league, with our interviews fresh in my mind, that he had found the King
extremely guarded, and concluded that he was an extremely clever fellow*
who would never commit himself.
6 . I am fully conscious of the danger that excessive cordiality at the
beginning of an acquaintance may lead to disappointment later on. As I
informed the Foreign Office in personal letters soon after my arrival, I found
that the King regarded me, on the strength of quite normal official letters
written by me to King Hussein in 1923-25 and discovered in the Shereefian
archives after the fall of Jedda, as a partisan of Ibn Saud’s, and I regretted
this assumption, since the oriental builds far too much upon personalities
and the King might expect to gain impossible favours from His Majesty’s
Government through my efforts and might afterwards be more dissatisfied
at failure than if he had never entertained any hope of success. Similarly
there is the danger that he may build too much upon Mr. Rendel’s visit, and
may hope to influence His Majesty’s Government in matters where it is not
possible for them to make concessions or grant favours. But it is sufficient
About this item
The file contains the Foreign Office confidential prints of the Arabia Series for the years 1933 to 1938. It includes correspondence, memoranda, and extracts from newspapers. The correspondence is principally between the British Legation in Jedda and the Foreign Office. Other correspondents include British diplomatic, political, and military offices, foreign diplomats, heads of state, tribal leaders, corporations, and individuals in the Middle East region.
Each annual series is composed of several numbered serials that are often connected to a particular subject. The file covers many subjects related to the affairs of Saudi Arabia.
Included in the file are the following:
- a memorandum on Arab Unity produced by the Foreign Office dated 12 June 1933 (author unknown), folios 11-13;
- a memorandum on petroleum in Arabia produced by the Petroleum Department dated 5 August 1933 (author unknown), folios 23-26;
- a record of interviews with Ibn Sa‘ūd, King of Saudi Arabia, conducted by Reader Bullard and George William Rendel between 20 and 22 March 1937;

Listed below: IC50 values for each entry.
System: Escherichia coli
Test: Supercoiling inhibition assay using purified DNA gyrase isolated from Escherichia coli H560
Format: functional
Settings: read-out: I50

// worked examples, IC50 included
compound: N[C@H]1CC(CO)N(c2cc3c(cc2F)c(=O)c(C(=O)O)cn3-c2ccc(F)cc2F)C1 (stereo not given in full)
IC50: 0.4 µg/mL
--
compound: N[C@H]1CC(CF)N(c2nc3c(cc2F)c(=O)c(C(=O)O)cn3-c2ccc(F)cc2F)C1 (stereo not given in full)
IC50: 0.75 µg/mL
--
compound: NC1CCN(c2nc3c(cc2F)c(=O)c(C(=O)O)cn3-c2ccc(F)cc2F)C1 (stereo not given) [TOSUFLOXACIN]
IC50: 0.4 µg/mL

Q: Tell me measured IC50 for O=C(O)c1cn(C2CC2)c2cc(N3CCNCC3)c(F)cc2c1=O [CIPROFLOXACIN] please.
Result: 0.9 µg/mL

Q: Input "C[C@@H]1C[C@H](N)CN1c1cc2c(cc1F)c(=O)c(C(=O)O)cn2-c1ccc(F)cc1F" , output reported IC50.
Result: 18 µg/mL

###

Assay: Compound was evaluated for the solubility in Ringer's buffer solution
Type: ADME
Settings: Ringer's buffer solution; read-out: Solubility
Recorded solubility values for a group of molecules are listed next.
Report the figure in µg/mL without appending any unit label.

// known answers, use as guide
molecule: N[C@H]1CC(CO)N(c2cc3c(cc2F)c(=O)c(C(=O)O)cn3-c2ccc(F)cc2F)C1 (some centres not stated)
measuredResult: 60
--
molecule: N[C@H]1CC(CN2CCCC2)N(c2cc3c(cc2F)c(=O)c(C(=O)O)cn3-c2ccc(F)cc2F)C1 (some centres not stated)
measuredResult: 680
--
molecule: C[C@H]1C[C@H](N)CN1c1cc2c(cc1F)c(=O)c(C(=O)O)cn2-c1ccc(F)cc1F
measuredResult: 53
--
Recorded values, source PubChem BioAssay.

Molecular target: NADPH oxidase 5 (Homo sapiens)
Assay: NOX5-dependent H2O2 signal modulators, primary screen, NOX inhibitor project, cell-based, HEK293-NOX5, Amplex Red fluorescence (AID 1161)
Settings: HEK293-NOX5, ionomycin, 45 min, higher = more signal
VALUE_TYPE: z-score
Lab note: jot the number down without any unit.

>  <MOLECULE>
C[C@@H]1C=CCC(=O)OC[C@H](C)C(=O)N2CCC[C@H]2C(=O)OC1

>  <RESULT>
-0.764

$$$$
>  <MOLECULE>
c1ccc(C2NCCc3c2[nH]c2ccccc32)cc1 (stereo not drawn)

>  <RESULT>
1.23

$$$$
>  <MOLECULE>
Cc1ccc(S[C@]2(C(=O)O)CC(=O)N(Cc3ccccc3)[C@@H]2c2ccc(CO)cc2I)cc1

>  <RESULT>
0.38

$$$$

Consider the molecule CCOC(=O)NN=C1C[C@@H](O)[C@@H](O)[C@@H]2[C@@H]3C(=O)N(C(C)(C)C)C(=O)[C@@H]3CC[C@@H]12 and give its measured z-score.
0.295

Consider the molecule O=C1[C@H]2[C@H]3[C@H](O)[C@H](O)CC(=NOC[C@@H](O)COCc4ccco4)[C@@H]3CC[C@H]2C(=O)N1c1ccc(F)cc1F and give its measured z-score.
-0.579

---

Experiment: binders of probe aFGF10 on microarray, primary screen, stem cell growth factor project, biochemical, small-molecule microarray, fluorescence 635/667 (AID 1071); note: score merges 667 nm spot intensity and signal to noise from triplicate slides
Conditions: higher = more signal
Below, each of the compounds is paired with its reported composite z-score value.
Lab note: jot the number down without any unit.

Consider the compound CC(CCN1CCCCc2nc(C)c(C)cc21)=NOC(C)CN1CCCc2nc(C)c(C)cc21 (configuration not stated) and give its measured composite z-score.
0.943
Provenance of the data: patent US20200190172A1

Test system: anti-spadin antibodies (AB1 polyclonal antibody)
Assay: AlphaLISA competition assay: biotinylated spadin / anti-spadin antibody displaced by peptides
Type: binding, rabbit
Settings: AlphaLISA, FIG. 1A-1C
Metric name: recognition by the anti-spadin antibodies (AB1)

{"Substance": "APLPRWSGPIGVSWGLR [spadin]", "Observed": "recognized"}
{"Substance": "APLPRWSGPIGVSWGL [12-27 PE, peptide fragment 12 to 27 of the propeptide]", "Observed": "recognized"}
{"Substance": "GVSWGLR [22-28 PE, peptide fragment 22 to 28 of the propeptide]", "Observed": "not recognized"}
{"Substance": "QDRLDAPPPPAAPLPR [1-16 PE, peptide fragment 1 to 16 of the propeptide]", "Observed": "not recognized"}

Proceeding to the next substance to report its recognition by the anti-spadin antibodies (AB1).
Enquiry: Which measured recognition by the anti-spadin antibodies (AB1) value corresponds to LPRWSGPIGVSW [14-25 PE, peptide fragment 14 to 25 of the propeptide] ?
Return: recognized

- a memorandum on Yemen by Captain B W Seager, the Frontier Officer, dated 20 July 1937;
- several records of proceedings of ships on patrol in the Red Sea, including that of HMS Penzance , Hastings , Colombo , Bideford , and Londonderry .
Folios 213-15 are internal office notes.
- Extent and format
- 1 file (214 folios)
The file is arranged chronologically.
- Physical characteristics
Foliation: the main foliation sequence (used for referencing) commences at the front cover with 1 and terminates at the back cover with 217; these numbers are written in pencil, are circled, and are located in the top right corner of the recto The front of a sheet of paper or leaf, often abbreviated to 'r'. side of each folio. An additional foliation sequence is also present in parallel between ff 2-215; these numbers are also written in pencil, but are not circled, and are located in the same position as the main sequence.
- Written in
- English and French in Latin script View the complete information for this record
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- 'File 8/15 Arab Series - 1933-1939'
- front, front-i, 2r:6v, 7v:9r, 10r:13r, 14v:18r, 19r, 20r:22r, 23r:46r, 47r:57v, 58v, 59v:61v, 63r, 64v:66v, 68r:76r, 77r:86r, 87r:88v, 89v:103v, 105r:111v, 112v:120v, 121v:122r, 123r:127r, 128v:131v, 133r:137v, 138v:143r, 144v:154r, 155r:175r, 176r:181v, 182v, 184v:196v, 198r:198v, 201r:204v, 206r:207r, 208r:212r, 213r:216v, back-i, back